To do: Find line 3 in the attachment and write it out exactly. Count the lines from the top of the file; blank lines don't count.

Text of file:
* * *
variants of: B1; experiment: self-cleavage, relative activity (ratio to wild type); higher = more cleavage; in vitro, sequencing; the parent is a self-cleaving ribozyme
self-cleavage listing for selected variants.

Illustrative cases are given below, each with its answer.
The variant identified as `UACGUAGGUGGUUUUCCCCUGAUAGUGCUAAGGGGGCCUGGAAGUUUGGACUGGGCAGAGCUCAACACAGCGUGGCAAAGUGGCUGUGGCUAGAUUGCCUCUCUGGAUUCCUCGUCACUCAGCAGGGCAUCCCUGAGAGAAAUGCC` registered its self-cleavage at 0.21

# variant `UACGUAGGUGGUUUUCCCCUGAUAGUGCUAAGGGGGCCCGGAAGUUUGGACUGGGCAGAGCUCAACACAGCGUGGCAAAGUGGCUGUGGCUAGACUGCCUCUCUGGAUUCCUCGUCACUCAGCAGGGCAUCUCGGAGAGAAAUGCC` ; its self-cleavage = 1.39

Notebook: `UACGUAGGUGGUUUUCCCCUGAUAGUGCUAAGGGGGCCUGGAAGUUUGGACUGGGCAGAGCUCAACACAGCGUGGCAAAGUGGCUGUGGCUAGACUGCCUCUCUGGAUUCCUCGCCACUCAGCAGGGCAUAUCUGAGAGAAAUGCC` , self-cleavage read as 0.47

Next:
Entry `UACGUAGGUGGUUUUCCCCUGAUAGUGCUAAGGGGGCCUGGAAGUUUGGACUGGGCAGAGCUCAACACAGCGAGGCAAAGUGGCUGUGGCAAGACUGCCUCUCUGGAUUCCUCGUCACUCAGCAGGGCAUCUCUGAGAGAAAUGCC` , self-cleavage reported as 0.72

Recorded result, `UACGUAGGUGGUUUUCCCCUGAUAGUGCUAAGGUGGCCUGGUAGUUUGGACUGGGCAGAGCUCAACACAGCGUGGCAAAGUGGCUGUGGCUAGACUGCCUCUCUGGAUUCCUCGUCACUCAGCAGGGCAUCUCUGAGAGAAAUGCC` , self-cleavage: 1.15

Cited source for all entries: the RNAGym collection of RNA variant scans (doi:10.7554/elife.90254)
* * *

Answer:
Illustrative cases are given below, each with its answer.